AOBRD Phaseout Under ELD Rule Could Pose Challenges for Fleets and Vendors, Experts Warn

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AOBRD Phaseout Under ELD Rule Could Pose Challenges for Fleets and Vendors, Experts Warn

ATLANTA — Nearly all motor carriers subject to the federal electronic logging device mandate have complied with that regulation, but another significant transition remains for fleets still using older e-log systems that predate the ELD rule, industry experts said.

The mandate, which went into effect a year ago, requires most longhaul trucking companies to record drivers’ hours of service with ELDs instead of paper logbooks.

But the rule also allowed early adopters of e-logs to continue using their existing systems, classified as automatic onboard recording devices, or AOBRDs, for two additional years.

Many fleets that already had installed AOBRDs chose to take advantage of that two-year grandfather period rather than migrating immediately to ELDs, but that exemption is set to expire Dec. 16, 2019.

Clem Driscoll

Clem Driscoll says the ELD mandate has brought both opportunity and challenges to the trucking telematics industry. (Seth Clevenger/Transport Topics) 

Carriers still running AOBRDs have until that date to update those systems to an ELD platform, and that transition “will probably not be painless” for fleets and vendors, analyst Clem Driscoll said here Nov. 27 at TU-Automotive’s annual Connected Fleets USA conference.

The long-anticipated implementation of the ELD mandate has brought opportunity and challenges for commercial-vehicle telematics providers, said Driscoll, who is president of research firm C.J. Driscoll & Associates.

“For some suppliers, the ELD mandate has been a great success; it’s brought in a lot of business,” he said. “But for others, it’s been a pain in the neck. And for some it’s been both.”

Total revenue in the U.S. trucking telematics sector has doubled since 2015 to $1.1 billion, largely due to the mandate, said Driscoll, who shared highlights from his firm’s 2019-20 U.S. mobile resource management systems market study.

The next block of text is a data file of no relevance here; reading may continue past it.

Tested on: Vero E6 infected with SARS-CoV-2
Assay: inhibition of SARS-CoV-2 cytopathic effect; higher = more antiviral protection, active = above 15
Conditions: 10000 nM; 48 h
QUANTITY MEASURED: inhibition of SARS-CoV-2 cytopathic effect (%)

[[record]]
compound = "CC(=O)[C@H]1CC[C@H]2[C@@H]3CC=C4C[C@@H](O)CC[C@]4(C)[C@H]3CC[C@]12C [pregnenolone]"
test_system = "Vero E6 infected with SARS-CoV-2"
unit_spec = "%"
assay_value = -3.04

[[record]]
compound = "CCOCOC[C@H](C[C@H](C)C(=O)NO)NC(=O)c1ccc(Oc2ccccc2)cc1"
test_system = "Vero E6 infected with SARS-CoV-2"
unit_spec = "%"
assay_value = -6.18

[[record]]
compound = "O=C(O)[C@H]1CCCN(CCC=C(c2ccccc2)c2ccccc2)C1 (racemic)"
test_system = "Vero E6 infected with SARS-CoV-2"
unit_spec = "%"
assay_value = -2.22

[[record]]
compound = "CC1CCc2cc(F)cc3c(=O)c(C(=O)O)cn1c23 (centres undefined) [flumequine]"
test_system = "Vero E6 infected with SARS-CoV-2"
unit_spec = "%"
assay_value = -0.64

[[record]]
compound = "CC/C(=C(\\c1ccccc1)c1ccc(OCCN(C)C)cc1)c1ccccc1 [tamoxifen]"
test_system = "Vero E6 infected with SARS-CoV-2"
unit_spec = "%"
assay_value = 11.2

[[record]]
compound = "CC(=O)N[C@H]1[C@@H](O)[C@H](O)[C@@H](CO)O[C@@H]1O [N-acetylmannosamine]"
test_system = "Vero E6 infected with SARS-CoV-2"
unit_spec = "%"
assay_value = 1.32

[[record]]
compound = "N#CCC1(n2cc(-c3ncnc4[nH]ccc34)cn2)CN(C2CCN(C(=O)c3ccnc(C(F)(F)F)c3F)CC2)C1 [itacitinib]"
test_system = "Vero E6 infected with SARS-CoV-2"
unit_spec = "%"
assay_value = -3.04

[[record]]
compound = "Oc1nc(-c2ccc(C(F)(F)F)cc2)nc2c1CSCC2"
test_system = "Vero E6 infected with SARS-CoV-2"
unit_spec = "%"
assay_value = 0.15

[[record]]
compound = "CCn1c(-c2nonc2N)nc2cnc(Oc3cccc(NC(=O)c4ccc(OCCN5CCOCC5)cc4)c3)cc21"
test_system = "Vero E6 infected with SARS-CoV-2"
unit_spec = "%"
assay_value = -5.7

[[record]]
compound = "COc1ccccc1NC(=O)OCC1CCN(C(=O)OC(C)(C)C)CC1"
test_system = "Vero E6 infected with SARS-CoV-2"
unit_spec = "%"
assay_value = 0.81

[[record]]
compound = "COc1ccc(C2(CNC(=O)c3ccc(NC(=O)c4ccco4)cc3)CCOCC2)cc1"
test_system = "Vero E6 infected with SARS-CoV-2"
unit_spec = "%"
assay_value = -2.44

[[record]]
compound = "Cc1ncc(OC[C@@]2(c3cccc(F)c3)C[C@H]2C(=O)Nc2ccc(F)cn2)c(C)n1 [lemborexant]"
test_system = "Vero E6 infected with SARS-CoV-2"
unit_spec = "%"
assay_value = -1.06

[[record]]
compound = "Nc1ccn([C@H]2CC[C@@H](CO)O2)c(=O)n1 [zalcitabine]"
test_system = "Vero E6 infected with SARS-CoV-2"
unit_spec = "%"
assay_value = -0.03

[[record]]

But in the final weeks leading up to the mandate, ELD suppliers struggled to keep up with product demand and support calls from a large portion of carriers that waited until the very end to install the devices in their trucks, he said.

“At this point, nearly all commercial trucks operating in the U.S. that are subject to the ELD mandate are equipped with either an AOBRD or an ELD,” Driscoll said.

Fred Fakkema, vice president of compliance at telematics supplier Zonar Systems, agreed that the phaseout of AOBRDs will be a “big transition for the industry.”

“When you have all these carriers moving from AOBRD to ELD, there will be challenges across the board,” regardless of the technology vendor, he said.

Fakkema estimated that half of Zonar’s fleet customers still are on AOBRDs.

“We’re already working with our customers, and I know our competitors are as well,” he said. “We’re developing transition plans for them.”

Fred Fakkema

Zonar’s Fakkema warned that fleets must plan carefully to ensure a seamless transition from grandfathered AOBRDs to ELDs. (Seth Clevenger/Transport Topics)

Like many other vendors, Zonar plans to provide over-the-air software updates to convert current AOBRDs into fully compliant ELDs, but Fakkema warned that fleets will need to carefully manage that process.

He also recommended that fleets establish or revise company policies to mirror the ELD rule’s language on issues such as editing driver logs and the use of vehicles for personal conveyance.

“Planning is so important to make this seamless,” Fakkema said. “I think it’s going to be a big disruptor at the end of the year.”

In addition to the AOBRD sunset, many fleets soon will need to replace telematics hardware that runs on 2G and 3G wireless networks, Driscoll said.

Major U.S. cellular carriers are phasing out those older networks to free up spectrum for faster 4G LTE devices. Verizon, for one, plans to complete its 2G and 3G shutdown at the end of 2019.

Fakkema also assessed the ELD mandate’s effect on the trucking industry in the first year since it went into effect.

He cited data from the Federal Motor Carrier Safety Administration indicating that HOS violations are down 48%, but he suggested that most of that reduction has come from eliminating form-and-manner violations caused by drivers failing to fill out their paper logs properly.

Fakkema said “the verdict is still out” on whether the ELD mandate has achieved its ultimate goal of improving safety but added that he expects more data to become available in the next few years to provide a clearer picture.

Even though most motor carriers now have equipped their vehicles with some form of telematics, Driscoll said technology suppliers still will have a large opportunity to provide those carriers with more fleet management services and features.

He also noted that a growing number of technology vendors are integrating onboard video with telematics to help fleets reduce accident liability, coach drivers and monitor driver fatigue.

While the top of the commercial-vehicle telematics market has seen significant consolidation in recent years, including Verizon’s acquisitions of Fleetmatics and Telogis, new players have continued to emerge at the same time, Driscoll said.

ELD suppliers in particular have entered the market in droves, he said. “Some have been successful, others have failed.”

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